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The use of de-swirl nozzles to reduce the pressure drop in a rotating cavity with a radial inflow

Farthing, PR, Chew, JW and Owen, JM (1989) The use of de-swirl nozzles to reduce the pressure drop in a rotating cavity with a radial inflow

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Abstract

Copyright © 1989 by ASME.A combined theoretical and experimental study is described in which de-swirl nozzles were used to reduce the radial pressure drop in a rotating cavity with a radial inflow of air. The nozzles, which were attached to the outer part of the cavity, were angled such that the angular speed of the air at inlet could be in the opposite direction to that of the cavity. Solutions of the momentum-integral equations were used to predict the resulting radial distributions of pressure throughout the cavity. Flow visualization was used to confirm the flow structure, and transducers attached to one of the rotating discs in the cavity were used to measure the radial pressure distributions. Results are presented for 'swirl fractions' (that is, the ratio of the angular speed of the air leaving the nozzles to that of the cavity) in the range -0.4 to + 0.9, and for 0.01 < | C<inf>w</inf> | Re<inf>φ</inf><sup>-0-8</sup> < 0.5, where C<inf>w</inf> and Re<sup>φ</sup> are the nondimensional flow rate and rotational Reynolds number, respectively. The measured pressures are in good agreement with the predicted values, and the pressure drop across the cavity can be significantly less than that associated with solid-body rotation. The flow rate produced by the pressure drop across the cavity is not unique: there are up to three possible values of flow rate for any given value of pressure drop.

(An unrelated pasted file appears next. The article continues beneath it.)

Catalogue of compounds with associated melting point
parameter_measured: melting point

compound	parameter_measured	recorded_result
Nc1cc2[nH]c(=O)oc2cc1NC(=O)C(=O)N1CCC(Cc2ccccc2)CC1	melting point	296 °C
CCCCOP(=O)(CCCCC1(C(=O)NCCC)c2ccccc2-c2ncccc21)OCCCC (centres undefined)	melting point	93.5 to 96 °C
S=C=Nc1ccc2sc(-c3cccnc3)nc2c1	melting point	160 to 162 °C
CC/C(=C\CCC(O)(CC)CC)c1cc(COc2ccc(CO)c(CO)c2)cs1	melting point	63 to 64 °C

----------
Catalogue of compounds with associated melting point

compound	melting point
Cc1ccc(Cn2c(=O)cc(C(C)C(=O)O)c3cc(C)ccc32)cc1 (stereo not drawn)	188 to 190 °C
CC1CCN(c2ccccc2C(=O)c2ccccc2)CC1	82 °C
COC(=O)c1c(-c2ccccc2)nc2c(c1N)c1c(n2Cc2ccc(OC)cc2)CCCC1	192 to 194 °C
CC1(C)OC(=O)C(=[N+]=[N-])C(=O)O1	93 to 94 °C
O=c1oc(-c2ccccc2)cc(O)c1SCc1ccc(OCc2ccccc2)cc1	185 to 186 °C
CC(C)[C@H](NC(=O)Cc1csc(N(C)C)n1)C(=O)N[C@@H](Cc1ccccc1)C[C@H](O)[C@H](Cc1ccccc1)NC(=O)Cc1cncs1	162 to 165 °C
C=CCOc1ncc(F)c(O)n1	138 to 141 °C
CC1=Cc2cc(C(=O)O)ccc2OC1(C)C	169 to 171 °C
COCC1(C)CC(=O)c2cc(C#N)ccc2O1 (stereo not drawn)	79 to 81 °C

Item Type: Conference or Workshop Item (UNSPECIFIED)
Authors :
NameEmailORCID
Farthing, PRUNSPECIFIEDUNSPECIFIED
Chew, JWj.chew@surrey.ac.ukUNSPECIFIED
Owen, JMUNSPECIFIEDUNSPECIFIED
Date : 1 January 1989
Identification Number : https://doi.org/10.1115/89GT184
Depositing User : Symplectic Elements
Date Deposited : 17 May 2017 13:41
Last Modified : 17 May 2017 15:12
URI: http://epubs.surrey.ac.uk/id/eprint/840106

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